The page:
2.  An economy with high-priced sources of energy becomes less competitive in the world economy, competing with countries using less expensive sources of fuel. This tends to lead to lower employment in countries whose mix of energy is weighted toward high-priced fuels.
  3. With (1) and (2) happening, economic growth slows. There are fewer jobs and debt becomes harder to repay.

In some sense, the cost producing of an energy product is a measure of diminishing returns–that is, cost is a measure of the amount of resources that directly and indirectly or indirectly go into making that device or energy product, with higher cost reflecting increasing effort required to make an energy product. If more resources are used in producing high-cost energy products, fewer resources are available for the rest of the economy. Even if a country tries to hide this situation behind a subsidy, the problem comes back to bite the country. This issue underlies the reason that subsidies tend to “keeping on taking.”

The dollar amount of subsidies is also concerning. Currently, subsidies for renewables (before the multiplier effect) average at least $48 per barrel equivalent of oil.1 With the multiplier effect, the dollar amount of subsidies is likely more than the current cost of oil (about $80), and possibly even more than the peak cost of oil in 2008 (about $147). The subsidy (before multiplier effect) per metric ton of oil equivalent amounts to $351. This is far more than the charge for any carbon tax.

Pitfall 4. Green technology (including renewables) can only be add-ons to the fossil fuel system.

A major reason why green technology can only be add-ons to the fossil fuel system relates to Pitfalls 1 through 3. New devices, such as wind turbines, solar PV, and electric cars aren’t very scalable because of high required subsidies, depletion issues, pollution issues, and other limits that we don’t often think about.

A related reason is the fact that even if an energy product is “renewable,” it needs long-term maintenance. For example, a wind turbine needs replacement parts from around the world. These are not available without fossil fuels. Any electrical transmission system transporting wind or solar energy will need frequent repairs, also requiring fossil fuels, usually oil (for building roads and for operating repair trucks and helicopters).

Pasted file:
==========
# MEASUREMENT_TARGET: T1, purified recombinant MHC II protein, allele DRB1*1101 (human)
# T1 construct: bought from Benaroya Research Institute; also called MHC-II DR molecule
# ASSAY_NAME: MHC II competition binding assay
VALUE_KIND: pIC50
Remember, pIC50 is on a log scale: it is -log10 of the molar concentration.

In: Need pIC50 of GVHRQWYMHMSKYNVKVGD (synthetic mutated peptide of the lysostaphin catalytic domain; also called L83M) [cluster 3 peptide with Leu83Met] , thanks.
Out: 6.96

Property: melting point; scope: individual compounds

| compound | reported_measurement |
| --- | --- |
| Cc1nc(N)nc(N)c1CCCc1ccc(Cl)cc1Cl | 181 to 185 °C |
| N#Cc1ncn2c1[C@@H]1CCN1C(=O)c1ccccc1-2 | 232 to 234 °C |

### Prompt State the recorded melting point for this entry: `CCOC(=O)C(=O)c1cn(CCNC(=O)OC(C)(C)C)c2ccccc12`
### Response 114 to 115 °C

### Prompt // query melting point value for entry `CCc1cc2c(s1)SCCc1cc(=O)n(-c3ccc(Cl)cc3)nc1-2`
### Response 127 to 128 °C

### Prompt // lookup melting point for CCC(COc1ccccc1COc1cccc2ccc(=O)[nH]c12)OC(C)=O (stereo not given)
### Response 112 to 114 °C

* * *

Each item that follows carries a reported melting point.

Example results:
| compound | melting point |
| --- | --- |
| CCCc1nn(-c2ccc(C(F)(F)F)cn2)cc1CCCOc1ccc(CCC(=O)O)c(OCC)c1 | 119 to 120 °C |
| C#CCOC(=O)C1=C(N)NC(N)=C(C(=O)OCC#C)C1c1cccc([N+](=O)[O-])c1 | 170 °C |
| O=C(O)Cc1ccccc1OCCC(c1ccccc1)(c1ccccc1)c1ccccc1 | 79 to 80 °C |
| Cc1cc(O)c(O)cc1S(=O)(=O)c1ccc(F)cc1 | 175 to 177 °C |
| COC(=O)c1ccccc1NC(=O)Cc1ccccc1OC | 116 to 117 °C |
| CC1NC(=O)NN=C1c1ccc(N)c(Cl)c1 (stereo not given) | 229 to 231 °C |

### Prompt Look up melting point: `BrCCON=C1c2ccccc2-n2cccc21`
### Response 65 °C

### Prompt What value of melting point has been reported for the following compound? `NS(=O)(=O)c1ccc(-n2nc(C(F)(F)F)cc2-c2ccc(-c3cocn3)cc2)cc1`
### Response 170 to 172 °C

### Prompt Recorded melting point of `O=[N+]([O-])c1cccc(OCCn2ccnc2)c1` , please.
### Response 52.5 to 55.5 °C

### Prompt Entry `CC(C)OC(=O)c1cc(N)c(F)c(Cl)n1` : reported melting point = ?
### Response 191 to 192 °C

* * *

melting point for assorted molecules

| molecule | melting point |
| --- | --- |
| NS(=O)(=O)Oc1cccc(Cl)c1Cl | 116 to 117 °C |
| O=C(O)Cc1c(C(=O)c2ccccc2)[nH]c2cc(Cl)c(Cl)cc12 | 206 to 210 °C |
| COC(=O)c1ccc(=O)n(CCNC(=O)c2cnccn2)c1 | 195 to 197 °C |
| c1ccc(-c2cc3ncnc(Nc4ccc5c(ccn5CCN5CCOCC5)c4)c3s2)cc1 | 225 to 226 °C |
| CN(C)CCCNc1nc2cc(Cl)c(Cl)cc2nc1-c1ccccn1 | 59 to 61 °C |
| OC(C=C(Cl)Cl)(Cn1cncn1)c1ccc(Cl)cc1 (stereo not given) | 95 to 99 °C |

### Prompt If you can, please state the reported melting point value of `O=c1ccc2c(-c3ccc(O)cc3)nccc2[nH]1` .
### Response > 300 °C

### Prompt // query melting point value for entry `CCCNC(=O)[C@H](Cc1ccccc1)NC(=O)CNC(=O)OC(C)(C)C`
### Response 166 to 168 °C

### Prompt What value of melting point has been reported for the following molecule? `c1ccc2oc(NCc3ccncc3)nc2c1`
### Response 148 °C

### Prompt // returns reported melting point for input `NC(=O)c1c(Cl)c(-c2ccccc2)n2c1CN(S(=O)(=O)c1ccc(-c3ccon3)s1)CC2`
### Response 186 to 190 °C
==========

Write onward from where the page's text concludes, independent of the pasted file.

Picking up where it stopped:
Given the problems with scalability, there is no way that all current uses of fossil fuels can all be converted to run on renewables. According to BP data, in 2013 renewable energy (including biofuels and hydroelectric) amounted to only 9.4% of total energy use. Wind amounted to 1.1% of world energy use; solar amounted to 0.2% of world energy use.

Pitfall 5. We can’t expect oil prices to keep rising because of affordability issues.  

Economists tell us that if there are inadequate oil supplies there should be few problems:  higher prices will reduce demand, encourage more oil production, and encourage production of alternatives. Unfortunately, there is also a roundabout way that demand is reduced: wages tend to be affected by high oil prices, because high-priced oil tends to lead to less employment (Figure 3). With wages not rising much, the rate of growth of debt also tends to slow. The result is that products that use oil (such as cars) are less affordable, leading to less demand for oil. This seems to be the issue we are now encountering, with many young people unable to find good-paying jobs.

If oil prices decline, rather than rise, this creates a problem for renewables and other green alternatives, because needed subsidies are likely to rise rather than disappear.

The other issue with falling oil prices is that oil prices quickly become too low for producers. Producers cut back on new development, leading to a decrease in oil supply in a year or two. Renewables and the electric grid need oil for maintenance, so are likely to be affected as well. Related posts include Low Oil Prices: Sign of a Debt Bubble Collapse, Leading to the End of Oil Supply? and Oil Price Slide – No Good Way Out.

Pitfall 6. It is often difficult to get the finances for an electrical system that uses intermittent renewables to work out well.  

Intermittent renewables, such as electricity from wind, solar PV, and wave energy, tend to work acceptably well, in certain specialized cases:

  • When there is a lot of hydroelectricity nearby to offset shifts in intermittent renewable supply;